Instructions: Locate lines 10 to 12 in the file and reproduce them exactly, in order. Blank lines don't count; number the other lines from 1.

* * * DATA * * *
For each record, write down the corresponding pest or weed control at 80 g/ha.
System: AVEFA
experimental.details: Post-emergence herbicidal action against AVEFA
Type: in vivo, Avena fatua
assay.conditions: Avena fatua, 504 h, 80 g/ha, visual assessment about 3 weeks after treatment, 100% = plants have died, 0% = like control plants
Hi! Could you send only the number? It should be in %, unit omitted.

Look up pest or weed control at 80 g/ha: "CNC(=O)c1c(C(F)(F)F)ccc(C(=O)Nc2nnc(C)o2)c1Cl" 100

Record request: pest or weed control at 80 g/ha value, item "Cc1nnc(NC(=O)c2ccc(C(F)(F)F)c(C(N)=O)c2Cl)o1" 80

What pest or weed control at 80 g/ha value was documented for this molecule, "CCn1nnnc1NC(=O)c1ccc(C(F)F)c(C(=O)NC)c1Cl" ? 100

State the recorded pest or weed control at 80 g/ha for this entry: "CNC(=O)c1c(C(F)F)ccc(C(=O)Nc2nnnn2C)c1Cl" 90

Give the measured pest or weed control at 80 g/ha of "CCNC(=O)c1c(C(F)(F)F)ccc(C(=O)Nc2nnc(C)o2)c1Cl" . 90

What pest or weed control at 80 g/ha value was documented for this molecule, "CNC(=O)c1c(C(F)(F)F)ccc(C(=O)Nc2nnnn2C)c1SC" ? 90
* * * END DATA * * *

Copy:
State the recorded pest or weed control at 80 g/ha for this entry: "CNC(=O)c1c(C(F)F)ccc(C(=O)Nc2nnnn2C)c1Cl" 90

Give the measured pest or weed control at 80 g/ha of "CCNC(=O)c1c(C(F)(F)F)ccc(C(=O)Nc2nnc(C)o2)c1Cl" . 90

What pest or weed control at 80 g/ha value was documented for this molecule, "CNC(=O)c1c(C(F)(F)F)ccc(C(=O)Nc2nnnn2C)c1SC" ? 90